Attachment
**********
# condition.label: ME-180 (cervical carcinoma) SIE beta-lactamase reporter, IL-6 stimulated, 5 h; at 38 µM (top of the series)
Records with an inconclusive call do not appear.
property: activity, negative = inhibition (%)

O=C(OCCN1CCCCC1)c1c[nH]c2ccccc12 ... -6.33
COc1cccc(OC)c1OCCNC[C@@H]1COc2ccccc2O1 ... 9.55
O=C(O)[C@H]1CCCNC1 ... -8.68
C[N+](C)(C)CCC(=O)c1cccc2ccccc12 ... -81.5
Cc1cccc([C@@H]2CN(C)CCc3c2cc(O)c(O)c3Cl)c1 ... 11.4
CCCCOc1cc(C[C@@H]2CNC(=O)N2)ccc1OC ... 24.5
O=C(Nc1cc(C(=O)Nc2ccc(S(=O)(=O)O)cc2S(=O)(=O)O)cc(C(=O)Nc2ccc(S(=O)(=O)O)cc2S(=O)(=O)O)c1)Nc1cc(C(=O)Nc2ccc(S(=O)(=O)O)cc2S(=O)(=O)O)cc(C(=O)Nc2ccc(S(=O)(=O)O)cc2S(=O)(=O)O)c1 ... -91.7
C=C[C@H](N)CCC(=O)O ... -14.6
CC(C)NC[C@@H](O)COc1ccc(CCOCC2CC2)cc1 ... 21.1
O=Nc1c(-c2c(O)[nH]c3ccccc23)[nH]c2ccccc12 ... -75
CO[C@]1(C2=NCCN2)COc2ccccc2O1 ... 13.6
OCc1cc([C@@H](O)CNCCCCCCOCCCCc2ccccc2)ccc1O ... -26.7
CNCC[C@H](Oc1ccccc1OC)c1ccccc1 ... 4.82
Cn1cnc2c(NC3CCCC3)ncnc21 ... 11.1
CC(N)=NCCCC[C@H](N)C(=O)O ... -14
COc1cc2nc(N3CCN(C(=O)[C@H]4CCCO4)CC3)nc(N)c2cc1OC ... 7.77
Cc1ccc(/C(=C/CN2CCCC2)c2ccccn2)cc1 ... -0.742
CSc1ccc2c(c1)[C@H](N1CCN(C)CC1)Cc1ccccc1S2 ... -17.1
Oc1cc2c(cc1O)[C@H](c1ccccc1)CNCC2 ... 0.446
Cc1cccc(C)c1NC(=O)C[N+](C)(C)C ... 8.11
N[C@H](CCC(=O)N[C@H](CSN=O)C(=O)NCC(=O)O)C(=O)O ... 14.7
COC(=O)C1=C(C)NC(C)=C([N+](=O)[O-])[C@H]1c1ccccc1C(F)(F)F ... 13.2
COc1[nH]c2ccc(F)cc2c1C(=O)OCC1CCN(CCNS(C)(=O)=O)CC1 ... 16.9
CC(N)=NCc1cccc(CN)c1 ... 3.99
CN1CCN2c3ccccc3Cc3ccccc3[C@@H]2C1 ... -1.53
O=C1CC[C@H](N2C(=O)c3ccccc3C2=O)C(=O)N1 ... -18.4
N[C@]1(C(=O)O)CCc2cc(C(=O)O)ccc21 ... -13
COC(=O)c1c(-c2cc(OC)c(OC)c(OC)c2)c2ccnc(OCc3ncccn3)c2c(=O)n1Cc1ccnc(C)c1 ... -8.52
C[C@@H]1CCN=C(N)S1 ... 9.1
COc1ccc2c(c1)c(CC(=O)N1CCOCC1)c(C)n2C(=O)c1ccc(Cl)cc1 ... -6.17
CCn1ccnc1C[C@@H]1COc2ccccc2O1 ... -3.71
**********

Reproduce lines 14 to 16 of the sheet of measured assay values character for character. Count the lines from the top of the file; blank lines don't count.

CO[C@]1(C2=NCCN2)COc2ccccc2O1 ... 13.6
OCc1cc([C@@H](O)CNCCCCCCOCCCCc2ccccc2)ccc1O ... -26.7
CNCC[C@H](Oc1ccccc1OC)c1ccccc1 ... 4.82